On this Halloween day, I thought I would treat you guys to a short story I wrote a while back that is a bit Halloween themed. I’m not saying it is perfect, and in all honesty, I haven’t looked at it in a year. So, if you care to read on, here it is!
Greenville’s Haunted Warehouse
I was shocked that it had been Ann, my best friend’s lame girlfriend, who suggested we go to the county’s top rated haunted house.
Greenville’s Haunted Warehouse was a giant empty building split into fifteen different themed rooms. The rooms formed a giant maze, creating the possibility for you to get lost among the scares until you found your way out. It was rumored that once you went in, no one helped you get out. What was even cooler was that they only let one group in at a time, allowing an experience pure of screams giving away future scares. If you wanted to make sure you got in, you were supposed to make a reservation.
Ann told us at lunch that week that she had made reservations for us. It was weird because she was never part of our group that went on our weekend adventures to haunted houses; she could hardly handle watching Zombieland, and that movie wasn’t even scary. Yet because it was ‘her idea’ she thought she deserved to come with. I told Bruce that she was his girlfriend and therefore his responsibility. No one was going to mess up my hunt for fear.
Our weekend ritual was simple. We would meet up for dinner before heading out. As this was our first outing of the year, I couldn’t eat my burger fast enough. Ann on the other hand was picking at her food. Even though we were the only two girls in the group, I related more with the guys. It was just a minor speed bump in my night. During our meal, all we could talk about were the rumors we had heard about our destination.
“I heard some kid got trapped in there overnight,” Bruce said.
“Well I heard that some kid started acting with the actors because he had gotten lost,” Ann said. It wasn’t a surprise that her rumor had nothing to do with how scary it was.
Once we had arrived and paid for our tickets, we were directed to a waiting room. It had a row of six chairs with a mock reception counter and was relatively small, which led us to believe that there was an endless supply of scares behind the door.
As people were standing around, waiting for our turn to go in, I noticed there were medical charts and pamphlets littering the floor. It appeared to be a cramped version of a doctor’s waiting room. Upon glancing at the medical records on the counter, I realized it was supposed to be a mental institution’s waiting room. Then I noticed that the names on the waiting list were our names. I started to let the anticipatory adrenaline take control.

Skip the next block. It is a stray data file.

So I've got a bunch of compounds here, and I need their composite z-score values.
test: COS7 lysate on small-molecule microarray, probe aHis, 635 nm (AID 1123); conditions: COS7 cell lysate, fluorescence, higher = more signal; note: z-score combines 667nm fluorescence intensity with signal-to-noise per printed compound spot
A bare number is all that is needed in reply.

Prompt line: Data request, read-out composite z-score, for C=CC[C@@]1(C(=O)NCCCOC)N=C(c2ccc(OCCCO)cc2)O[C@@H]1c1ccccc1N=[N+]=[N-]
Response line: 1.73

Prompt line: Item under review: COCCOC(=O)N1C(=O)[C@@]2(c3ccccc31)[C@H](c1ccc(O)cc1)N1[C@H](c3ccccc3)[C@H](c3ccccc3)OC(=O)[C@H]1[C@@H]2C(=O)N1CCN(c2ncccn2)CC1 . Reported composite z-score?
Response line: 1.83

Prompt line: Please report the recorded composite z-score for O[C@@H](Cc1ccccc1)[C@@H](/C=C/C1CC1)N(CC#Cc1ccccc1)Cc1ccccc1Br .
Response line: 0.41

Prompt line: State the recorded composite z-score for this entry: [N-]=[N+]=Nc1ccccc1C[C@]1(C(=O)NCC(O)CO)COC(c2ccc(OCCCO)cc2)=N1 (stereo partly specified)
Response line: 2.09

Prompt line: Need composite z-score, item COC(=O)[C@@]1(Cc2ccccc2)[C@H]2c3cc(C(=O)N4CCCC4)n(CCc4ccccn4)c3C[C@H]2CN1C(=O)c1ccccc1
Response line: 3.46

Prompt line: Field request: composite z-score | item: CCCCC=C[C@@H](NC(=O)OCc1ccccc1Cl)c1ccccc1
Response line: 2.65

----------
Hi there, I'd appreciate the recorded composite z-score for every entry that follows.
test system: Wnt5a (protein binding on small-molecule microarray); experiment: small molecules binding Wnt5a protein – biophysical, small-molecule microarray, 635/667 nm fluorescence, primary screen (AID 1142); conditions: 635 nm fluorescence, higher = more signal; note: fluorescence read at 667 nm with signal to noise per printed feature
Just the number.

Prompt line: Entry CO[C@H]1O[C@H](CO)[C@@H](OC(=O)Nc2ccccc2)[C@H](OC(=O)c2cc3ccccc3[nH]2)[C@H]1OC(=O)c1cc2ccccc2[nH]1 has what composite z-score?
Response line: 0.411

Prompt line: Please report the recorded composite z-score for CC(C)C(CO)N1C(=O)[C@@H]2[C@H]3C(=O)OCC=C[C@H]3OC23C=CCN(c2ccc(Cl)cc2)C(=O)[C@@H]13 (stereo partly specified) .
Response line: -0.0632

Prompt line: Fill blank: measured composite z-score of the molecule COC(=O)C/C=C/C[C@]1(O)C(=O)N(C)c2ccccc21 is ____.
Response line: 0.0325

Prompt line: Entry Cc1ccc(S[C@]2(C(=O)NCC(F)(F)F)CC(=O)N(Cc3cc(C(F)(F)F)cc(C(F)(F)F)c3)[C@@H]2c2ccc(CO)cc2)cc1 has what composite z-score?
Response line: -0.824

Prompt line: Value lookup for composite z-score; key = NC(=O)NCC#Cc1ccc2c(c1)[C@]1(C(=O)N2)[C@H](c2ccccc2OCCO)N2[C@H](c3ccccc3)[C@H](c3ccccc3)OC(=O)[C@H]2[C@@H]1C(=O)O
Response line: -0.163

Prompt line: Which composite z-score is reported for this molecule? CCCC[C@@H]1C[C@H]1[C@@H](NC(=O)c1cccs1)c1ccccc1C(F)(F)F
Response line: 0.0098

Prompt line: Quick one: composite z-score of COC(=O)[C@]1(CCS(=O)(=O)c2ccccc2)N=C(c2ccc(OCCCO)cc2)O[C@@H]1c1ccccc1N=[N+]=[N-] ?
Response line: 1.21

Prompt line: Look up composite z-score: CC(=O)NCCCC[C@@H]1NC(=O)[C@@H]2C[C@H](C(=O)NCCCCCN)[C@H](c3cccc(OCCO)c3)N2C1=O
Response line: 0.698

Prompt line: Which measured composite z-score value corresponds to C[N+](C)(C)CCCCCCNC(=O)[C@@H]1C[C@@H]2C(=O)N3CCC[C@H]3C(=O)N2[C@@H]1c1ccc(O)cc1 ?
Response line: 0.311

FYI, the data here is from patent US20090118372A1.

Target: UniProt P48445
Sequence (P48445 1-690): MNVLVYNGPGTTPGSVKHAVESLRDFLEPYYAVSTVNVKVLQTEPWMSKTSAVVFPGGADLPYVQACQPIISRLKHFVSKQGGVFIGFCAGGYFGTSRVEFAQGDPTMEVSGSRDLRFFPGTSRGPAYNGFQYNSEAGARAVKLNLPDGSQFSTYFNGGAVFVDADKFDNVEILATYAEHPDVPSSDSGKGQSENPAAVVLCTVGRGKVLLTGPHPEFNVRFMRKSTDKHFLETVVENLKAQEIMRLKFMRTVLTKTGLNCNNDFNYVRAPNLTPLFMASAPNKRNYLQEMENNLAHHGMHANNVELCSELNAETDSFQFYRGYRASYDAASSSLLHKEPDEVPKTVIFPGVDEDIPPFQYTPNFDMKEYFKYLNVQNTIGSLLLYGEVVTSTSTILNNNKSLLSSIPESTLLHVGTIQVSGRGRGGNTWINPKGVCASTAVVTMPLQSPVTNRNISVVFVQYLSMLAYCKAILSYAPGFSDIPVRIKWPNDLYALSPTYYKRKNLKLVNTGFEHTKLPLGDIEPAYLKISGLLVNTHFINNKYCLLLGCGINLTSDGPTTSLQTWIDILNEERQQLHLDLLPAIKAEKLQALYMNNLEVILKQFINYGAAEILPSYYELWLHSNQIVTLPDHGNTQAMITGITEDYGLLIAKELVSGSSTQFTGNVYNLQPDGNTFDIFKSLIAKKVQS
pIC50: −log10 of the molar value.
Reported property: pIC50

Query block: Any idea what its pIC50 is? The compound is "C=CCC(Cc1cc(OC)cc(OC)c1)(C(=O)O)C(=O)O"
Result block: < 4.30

As much as waiting in line made us impatient, it made the experience so much better. The anxiety we got while hearing screams from the other side of the wall gave us the shivers and freaked us out before we even stepped foot in the actual haunted parts. It all got into our heads and drove us crazy. Our blood started pumping faster and faster and we began to become vulnerable to paranoia.
Slowly, the line crept forward, increasing the fear in all of us. The anticipation was driving us mad. Some jumped up and down in excitement and others rocked back and forth trying to hide the fear boiling inside. I was a jumper.
A nurse came in through a door that appeared nonexistent and grabbed the clipboard that had our names on it. Finally, it was our turn to enter. This was the part where the weak were separated from the brave. I loved how guys reacted when they saw how unafraid I was. I wasn’t like all the other girls, I was fearless and strong. I jumped to go first, almost taking out a few friends in the process. Slowly the others formed the standard line; brave few in front, easily frightened in the middle, and the in-betweeners at the end. To me, the first spot was the only spot: I wanted to receive the full brunt force of the fear tactics. However, if I was forced from the front, the back was easily second best. If the place was good enough, there were a handful of good scares that only happened from behind. The back was not as eventful as the front, but better than the middle where nothing happened. Mainly, the kids in the middle, like Ann, just screamed when they heard others scream; they were never subjected to the original source of the terror. Some people hated these types because they created an uncomfortable sort of responsibility to keep them “safe.” I wasn’t one to complain that these kids would come along because they didn’t want my spot and that was all I cared about.